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Fewer black and Hispanic students admitted to top high schools

During a year when the racial composition of the student bodies at the city’s most selective high schools came under harsh new scrutiny, the number of black and Hispanic students admitted to the schools fell sharply.

Of the 5,229 students accepted to the city’s eight specialized high schools this year, 618 were black or Hispanic, according to data the Department of Education released today, the day that eighth-graders learned their high school placement. Last year, the schools accepted 733 black and Hispanic students, more than in the recent past.

The sharpest declines came at the city’s most selective schools. Out of 963 students accepted to ultra-elite Stuyvesant High School, just nine are black and 24 are Hispanic. Last year, the school accepted 51 black and Hispanic students. At Brooklyn Technical High School, the largest of the specialized schools, the number of black and Hispanic students accepted fell by 22 percent.

The declines outpaced another sharp drop-off, in the number of black and Hispanic students who even took the admissions test that is the single determinant of whether students can attend the specialized schools. The number of white and Asian students who sat for the exam increased slightly, but 550 fewer black students and 384 fewer Hispanic students took the test.

Overall, black and Hispanic students received 12 percent of specialized high school offers, down from 14 percent last year but up slightly from 11 percent in 2011. They made up 45 percent of test-takers and make up about 71 percent of students citywide.

“It’s disappointing that the amount of students in Stuyvesant are not reflective of New York City public schools,” said Karim Camara, chairman of the state Assembly’s Black, Puerto Rican, Hispanic and Asian Caucus. “Obviously, there needs to be serious efforts to increase enrollment of black and Latino students in these schools.”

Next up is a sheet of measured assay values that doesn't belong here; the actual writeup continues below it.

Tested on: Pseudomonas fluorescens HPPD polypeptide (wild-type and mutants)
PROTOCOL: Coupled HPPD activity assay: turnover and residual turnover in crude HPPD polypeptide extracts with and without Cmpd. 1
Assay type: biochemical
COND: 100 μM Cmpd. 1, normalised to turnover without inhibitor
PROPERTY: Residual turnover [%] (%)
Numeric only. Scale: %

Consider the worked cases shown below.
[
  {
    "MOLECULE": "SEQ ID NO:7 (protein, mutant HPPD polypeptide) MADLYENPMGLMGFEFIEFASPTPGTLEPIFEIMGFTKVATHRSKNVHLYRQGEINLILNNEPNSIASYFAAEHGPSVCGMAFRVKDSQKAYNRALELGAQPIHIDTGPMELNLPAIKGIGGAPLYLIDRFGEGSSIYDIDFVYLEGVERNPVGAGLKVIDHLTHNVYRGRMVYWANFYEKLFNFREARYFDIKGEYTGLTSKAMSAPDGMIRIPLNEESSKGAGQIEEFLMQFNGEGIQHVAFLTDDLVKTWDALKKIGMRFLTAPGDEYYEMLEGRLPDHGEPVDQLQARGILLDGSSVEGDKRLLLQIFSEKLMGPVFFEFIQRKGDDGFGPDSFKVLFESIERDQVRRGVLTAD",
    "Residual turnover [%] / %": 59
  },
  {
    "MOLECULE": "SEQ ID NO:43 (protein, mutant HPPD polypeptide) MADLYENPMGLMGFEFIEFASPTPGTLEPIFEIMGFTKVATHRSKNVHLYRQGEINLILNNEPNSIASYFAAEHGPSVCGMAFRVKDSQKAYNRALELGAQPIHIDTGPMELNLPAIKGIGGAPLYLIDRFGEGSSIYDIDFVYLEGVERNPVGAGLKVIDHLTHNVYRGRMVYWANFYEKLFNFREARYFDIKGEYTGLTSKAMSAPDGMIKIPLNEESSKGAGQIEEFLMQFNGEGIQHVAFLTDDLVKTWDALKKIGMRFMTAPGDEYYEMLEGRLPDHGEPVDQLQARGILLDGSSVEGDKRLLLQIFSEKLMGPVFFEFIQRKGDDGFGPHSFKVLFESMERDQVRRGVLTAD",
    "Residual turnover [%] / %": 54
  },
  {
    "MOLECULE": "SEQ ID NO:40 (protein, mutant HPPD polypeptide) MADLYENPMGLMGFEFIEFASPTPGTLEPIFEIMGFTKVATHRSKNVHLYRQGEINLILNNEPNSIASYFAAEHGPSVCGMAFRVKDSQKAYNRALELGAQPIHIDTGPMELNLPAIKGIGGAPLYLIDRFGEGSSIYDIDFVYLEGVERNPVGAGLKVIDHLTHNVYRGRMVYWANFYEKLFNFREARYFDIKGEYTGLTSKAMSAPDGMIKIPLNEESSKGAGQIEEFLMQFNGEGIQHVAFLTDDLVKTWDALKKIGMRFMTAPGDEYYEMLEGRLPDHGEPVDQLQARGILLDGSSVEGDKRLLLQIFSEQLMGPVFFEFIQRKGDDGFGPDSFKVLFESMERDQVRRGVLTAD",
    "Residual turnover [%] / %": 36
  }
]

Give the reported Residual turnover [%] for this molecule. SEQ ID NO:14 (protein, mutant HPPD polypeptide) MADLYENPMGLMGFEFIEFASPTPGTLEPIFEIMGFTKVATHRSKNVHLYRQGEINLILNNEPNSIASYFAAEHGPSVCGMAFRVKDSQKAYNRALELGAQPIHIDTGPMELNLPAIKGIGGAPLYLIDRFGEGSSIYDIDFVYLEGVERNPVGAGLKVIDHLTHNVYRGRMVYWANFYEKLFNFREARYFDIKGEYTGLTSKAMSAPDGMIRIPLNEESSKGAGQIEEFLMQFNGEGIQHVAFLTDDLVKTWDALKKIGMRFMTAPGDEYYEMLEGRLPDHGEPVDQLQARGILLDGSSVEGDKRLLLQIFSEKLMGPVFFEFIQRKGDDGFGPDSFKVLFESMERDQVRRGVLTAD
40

Camara has proposed legislation that would require specialized schools to base admissions on multiple measurements, the central demand of a civil rights complaint filed last year by the NAACP Legal Defense Fund. The complaint, which the federal Office of Civil Rights is considering, says admission to the schools would be more fair if students’ grades, teacher recommendations, extracurricular activities, and life experiences were considered.

“This year’s admission numbers represent the continuation of a trend of unfairness and acute racial disparities in admissions to New York’s eight specialized high schools that has been going on for years,” Damon Hewitt, LDF’s legal director, said today. “We will not see a reversal of this trend until the schools’ admissions policy changes once and for all.”

City officials have consistently defended the admissions process — which would require legislative approval to change — and did so again today.

“We take efforts to ensure our system of great schools is diverse, but ultimately for the specialized high schools, we believe the SHSAT is the fairest measure for admission,” said Devon Puglia, a department spokesman.

The specialized high school admissions data came out at the same time as overall numbers about this year’s high school admissions process. According to the Department of Education, 90 percent of the 75,690 eighth-graders who applied to high school this year were matched with a school during the first round of the city’s admission process, 47 percent to their first-choice schools.

But for the third year in a row, one in 10 did not get into any school. The 7,225 students who weren’t matched to any school now have several weeks to apply to schools that still have space or to two dozen new schools and programs opening this fall. Many of the schools with open spots are struggling, and some of the new programs are housed in schools that the city tried unsuccessfully to close last year. For example, John Adams High School is adding selective art history and engineering programs, according to a guide to the new schools and programs that the city released today.

The admissions decisions, which schools distributed to students today, come two weeks later than the city originally intended. That’s because the city extended the deadline after Hurricane Sandy hobbled the city a the month before applications were due in December.

Students who were matched to a school this week can also apply in the second round for schools with open spots. But if they are matched to a school in that round, they’ll give up their first-round spot. Insideschools has published a guide to schools that still have seats, and the city will hold a fair for students still looking for schools in April at Manhattan’s Martin Luther King Campus.

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